For those unfamiliar with North, it is a Danish eSports organization affiliated with F.C Copenhagen and Nordisk Film, comprised by ex-Dignitas players.

 

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2016 in Review: Top 10 eSports Teams (based on earnings)

2016 was another record year for eSports. As prize pools for tournaments keep growing by the millions, so do the fortunes earned by the teams and organizations involved. This year saw new games break into the scene such as Overwatch. Valve again had the biggest prize pool in eSports history for the Dota 2 tournament “The International” – a whopping $20,770,460. Almost all of it, $19,170,460 to be exact, was added by the community through crowdfunding.

As expected with humongous prize pools, Dota 2 teams lead the charts for the Top 10 eSports by the end of 2016, based on their earnings. The list below shows the total prize pool money earned by the top 10 teams or organizations by the end of 2016.


  1. Counter Logic Gaming – $1,605,750 on 95 Tournaments

counter_logic_gaming_logo-svgMost of CLG’s money comes from Halo. After placing 1st in multiple tournaments, including the Halo World Championship of 2016, the team earned $1,107,000 from 6 Tournaments.

Their CS:GO team earned a total of $160,500 this year, a little more than what they won during 2015 ($126,989).

 

 

  1. Team EnVyUs – $1,812,573 in 81 Tournaments

300px-envyus_logo

The American organization had an excellent year with the Call of Duty franchise, earning a total of $921,330 from 11 tournaments. This is even more impressive considering that by the end of 2015, the team only earned 1/36th of that amount – just $25,052 in prize money.

Their CS:GO team had a somewhat difficult year. By the end of 2015, EnVy was placing first in several tournaments and earned $512,511. But this year their all-French roster won $454,547. While the difference in earnings doesn’t seem too big, the reason they even brought home as much as they did is mainly due to the increase in prize pool money for CS:GO tournaments, not that they won more tournaments. The team only placed first three times, and their performance in the Majors was not ideal.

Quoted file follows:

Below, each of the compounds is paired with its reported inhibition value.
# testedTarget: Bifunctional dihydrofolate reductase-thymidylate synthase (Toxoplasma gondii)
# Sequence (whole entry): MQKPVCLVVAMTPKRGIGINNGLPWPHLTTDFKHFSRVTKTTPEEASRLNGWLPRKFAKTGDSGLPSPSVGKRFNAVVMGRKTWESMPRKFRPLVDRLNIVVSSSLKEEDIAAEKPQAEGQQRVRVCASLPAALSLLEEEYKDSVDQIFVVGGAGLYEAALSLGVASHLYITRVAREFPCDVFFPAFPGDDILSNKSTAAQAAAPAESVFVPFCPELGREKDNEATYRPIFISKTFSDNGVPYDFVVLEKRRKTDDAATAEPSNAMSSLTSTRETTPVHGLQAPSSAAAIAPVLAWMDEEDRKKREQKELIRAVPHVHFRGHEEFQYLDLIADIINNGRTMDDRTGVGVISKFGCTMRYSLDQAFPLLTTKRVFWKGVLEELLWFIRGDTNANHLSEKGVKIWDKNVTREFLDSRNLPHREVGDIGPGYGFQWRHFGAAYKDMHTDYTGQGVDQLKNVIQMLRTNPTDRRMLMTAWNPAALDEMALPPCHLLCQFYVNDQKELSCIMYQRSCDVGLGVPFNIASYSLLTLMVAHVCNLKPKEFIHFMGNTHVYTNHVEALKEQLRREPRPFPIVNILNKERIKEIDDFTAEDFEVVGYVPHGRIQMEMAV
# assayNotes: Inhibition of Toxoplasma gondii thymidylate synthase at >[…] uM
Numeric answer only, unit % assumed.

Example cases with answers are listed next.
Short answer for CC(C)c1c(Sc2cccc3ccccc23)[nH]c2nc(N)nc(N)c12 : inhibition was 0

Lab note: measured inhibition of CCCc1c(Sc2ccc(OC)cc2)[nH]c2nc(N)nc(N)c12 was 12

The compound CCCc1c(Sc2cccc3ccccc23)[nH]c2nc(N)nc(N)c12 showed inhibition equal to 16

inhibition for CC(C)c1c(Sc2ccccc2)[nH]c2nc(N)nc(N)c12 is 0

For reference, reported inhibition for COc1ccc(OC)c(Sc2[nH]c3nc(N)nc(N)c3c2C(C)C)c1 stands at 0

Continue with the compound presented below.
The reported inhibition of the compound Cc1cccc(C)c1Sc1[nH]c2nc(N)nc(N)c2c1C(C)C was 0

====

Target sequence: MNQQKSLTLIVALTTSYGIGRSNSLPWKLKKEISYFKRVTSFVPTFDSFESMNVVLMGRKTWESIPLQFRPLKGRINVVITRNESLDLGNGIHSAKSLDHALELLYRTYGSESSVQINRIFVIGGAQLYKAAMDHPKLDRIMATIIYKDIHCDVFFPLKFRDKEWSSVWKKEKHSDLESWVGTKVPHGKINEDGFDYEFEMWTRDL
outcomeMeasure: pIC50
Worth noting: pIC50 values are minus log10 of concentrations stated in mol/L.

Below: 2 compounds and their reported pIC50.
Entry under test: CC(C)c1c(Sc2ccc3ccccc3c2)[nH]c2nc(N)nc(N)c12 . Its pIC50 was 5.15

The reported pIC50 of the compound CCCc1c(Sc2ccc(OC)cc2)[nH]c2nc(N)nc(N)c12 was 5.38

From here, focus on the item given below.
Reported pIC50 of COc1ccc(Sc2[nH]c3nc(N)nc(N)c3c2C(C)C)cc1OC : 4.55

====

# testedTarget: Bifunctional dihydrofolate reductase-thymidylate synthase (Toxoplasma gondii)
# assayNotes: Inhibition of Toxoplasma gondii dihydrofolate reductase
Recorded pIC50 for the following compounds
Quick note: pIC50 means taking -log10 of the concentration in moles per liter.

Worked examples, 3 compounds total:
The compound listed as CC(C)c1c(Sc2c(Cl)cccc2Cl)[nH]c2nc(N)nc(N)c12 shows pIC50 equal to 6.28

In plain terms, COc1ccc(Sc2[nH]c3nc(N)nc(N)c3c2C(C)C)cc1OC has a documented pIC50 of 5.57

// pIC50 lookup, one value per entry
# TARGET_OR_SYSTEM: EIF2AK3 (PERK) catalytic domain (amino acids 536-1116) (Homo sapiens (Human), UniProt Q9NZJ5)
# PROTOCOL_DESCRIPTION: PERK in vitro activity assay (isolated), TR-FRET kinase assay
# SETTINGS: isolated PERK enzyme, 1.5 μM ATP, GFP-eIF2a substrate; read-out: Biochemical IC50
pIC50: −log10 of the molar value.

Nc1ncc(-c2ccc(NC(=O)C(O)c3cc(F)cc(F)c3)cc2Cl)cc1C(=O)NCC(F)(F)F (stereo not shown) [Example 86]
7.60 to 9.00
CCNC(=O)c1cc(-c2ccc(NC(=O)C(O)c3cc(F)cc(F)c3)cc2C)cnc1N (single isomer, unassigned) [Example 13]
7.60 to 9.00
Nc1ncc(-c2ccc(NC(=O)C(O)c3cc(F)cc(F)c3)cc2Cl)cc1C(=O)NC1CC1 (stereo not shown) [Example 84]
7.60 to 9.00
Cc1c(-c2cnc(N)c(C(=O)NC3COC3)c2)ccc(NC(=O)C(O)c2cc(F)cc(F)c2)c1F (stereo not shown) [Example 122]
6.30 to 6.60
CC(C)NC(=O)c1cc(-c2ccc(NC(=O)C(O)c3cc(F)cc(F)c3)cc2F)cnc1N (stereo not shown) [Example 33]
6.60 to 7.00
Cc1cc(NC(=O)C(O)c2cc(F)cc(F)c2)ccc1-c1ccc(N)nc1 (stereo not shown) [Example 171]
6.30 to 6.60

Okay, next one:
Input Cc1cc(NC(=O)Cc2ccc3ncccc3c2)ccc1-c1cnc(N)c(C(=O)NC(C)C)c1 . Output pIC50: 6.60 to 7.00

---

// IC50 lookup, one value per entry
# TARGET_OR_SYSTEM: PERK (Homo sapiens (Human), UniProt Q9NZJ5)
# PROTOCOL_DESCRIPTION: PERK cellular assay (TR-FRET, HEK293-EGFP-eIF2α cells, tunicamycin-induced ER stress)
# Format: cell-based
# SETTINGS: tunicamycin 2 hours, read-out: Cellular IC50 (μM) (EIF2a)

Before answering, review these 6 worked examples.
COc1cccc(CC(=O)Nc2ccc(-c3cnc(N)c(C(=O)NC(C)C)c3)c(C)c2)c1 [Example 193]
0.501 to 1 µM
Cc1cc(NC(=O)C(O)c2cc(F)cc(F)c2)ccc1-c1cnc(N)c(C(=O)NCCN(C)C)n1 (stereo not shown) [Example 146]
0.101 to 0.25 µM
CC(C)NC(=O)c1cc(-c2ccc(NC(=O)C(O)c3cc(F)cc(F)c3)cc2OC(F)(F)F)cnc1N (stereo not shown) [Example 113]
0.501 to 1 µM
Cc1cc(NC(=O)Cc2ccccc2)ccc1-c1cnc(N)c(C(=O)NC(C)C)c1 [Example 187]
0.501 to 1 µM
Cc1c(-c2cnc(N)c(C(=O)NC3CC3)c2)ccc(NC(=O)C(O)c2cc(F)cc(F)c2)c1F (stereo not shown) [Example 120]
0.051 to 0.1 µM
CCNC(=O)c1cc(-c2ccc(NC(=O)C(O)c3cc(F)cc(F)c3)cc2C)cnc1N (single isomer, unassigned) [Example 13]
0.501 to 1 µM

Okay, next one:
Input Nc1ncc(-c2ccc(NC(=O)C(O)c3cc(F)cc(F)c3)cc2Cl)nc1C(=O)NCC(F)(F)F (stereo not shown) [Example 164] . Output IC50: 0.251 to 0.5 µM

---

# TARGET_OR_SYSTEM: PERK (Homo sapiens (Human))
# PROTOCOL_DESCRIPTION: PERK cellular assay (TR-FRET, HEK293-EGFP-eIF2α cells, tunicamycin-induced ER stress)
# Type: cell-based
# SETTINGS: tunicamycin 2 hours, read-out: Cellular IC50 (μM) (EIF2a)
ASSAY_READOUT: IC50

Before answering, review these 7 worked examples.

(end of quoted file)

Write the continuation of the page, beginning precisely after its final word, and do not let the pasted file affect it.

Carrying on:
1. MVP – $2,537,357 in 128 Tournaments

mvplogoThe organization known for being the “Korean Overlords”  on the Dota 2 scene (being the only Korean organization involved in this game), have different teams wearing their logo such as MVP-Phoenix and MVP HOT6 for Dota 2 (along with multiple LoL and HOTS teams).

Their Dota 2 squad contributed to most of the organization’s prize pool money earned in 2016. MVP Phoenix placed 5-6th in the Manila Major and The International 2016, earning more than $1.1 million combined between those two tournaments. Their two Dota 2 teams combined earned more than $1.7 million, and their Heroes of the Storm teams won more than $500,000. The rest of the money came from their wins in League of Legends and StarCraft II.

 

  1. SK Telecom T1 – $2,737,898 in 31 Tournaments

300px-skt1

SK Telecom is best known for their League of Legends squad. While StarCraft II has contributed to the organization’s prize pool earnings, it’s their LoL teams that bring the bread to the table.

Their League of Legends team won multiple tournaments, including the 2016 World Championship. In total, the LoL team won a total of $2,459,412.00 from nine Tournaments during 2016.

 

 

  1. Team OG – $2,915,144 in 14 Tournaments

600px-og_logoTeam OG is strictly a Dota 2 organization. The team won two Majors in 2016, along with several big Dota 2 tournaments.